Days of Future Past
Our travels can shape tomorrow, if we pay attention and don’t sweat the details
Futurists almost never get it completely right. The broad pictures they paint of the alternative realities they envision may be prescient, maybe even prophetic. But usually the grand panoramas start getting a little murky when you drill down into the details. After all, they say that’s where the Devil is – all those little things that trip you up along the way.
Take a look at any vintage 1930s issue of Popular Mechanics and you’ll see a raft of great ideas that are nowhere near reality today; commuting home from work in your own private gyrocopter and sitting down to a delicious four-course dinner out of a plastic bag. Or consider the trip to the moon aboard the Pan Am space plane in Stanley Kubrick’s classic 2001: A Space Odyssey. While it might have been reasonable in 1968 to expect that such space travel would become commonplace by the turn of the millennium, in fact it hasn’t; 2001 has come and gone, and so has Pan Am.
Sometimes looking back on how futuristic technology has been portrayed feels nostalgic, almost quaint; think reruns of The Six Million Dollar Man or Knight Rider. Other glimpses into the future are more poignant, ironic, even ominous, because we know how the story really turned out. Documentary films from the 1939 New York World’s Fair are sweetly optimistic – what the fair billed as‘The World of Tomorrow.’But the reality of the world of tomorrow in 1939 was Hitler’s invasion of Poland and years of brutal war.
Now, we don’t want to knock the futurists too much. A great many of the Big Ideas they foretold in years past have borne fruit, and are now part of everyday life. Advances in health care and treatments, artificial intelligence and robotics, communications and mobility, all have their parallels, more or less, in the works of novelists, screenwriters and visionaries.
One day many years ago a computer salesman came by the office where I worked to demonstrate the brand-new Apple Lisa. (Yes, kids, I am that old.) For those of you who don’t remember Lisa, it was the precursor to the first wildly popular Macintosh. It had a graphical interface, applications for diverse tasks such as word processors, spreadsheets and even art, and it had – wait for it – a mouse! As the demonstration went on, it dawned on me that if each of us in the office had one of these, we could hook them up with wires – somehow – and trade information back and forth.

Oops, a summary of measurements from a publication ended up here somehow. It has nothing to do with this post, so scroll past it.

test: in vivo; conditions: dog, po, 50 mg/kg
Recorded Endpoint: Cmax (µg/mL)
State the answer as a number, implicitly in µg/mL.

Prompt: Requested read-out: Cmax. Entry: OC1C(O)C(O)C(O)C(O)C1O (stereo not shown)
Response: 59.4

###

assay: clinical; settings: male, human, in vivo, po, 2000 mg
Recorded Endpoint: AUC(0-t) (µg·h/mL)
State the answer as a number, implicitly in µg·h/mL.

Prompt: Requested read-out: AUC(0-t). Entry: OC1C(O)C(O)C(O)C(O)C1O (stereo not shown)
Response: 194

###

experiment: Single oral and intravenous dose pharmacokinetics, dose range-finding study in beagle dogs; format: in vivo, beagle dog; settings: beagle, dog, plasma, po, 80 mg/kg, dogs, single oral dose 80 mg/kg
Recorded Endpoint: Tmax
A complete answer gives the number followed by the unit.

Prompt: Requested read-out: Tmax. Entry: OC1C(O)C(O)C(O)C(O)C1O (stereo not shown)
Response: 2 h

Without realizing it, I had just envisioned the Internet. Envisioned, but not invented. Of course that would take years to develop, and millions of hours of toil by thousands of people a whole lot smarter than I am. They were all down there working in the details – you know, where the Devil is. Looking back on it now, what I found interesting was the reaction of the computer salesman. When I told him my idea, he sneered and said:“Why would anybody want to do that?”
In truth we all have a bit of the futurist in us, imagining a world that’s better than the one we presently occupy. But what we can conceive for tomorrow seems always to be trapped by the limitations around us today. That’s where the joy of the journey comes in. If we have eyes to see and ears to hear, travel can open up horizons and enlarge our field of vision. And the more we expand our experiences in the here and now, the more our imaginations can take flight.
So next time you’re out on the road, step outside the present and stay alert. The future’s just ahead. BT — Dan Booth Editorial Director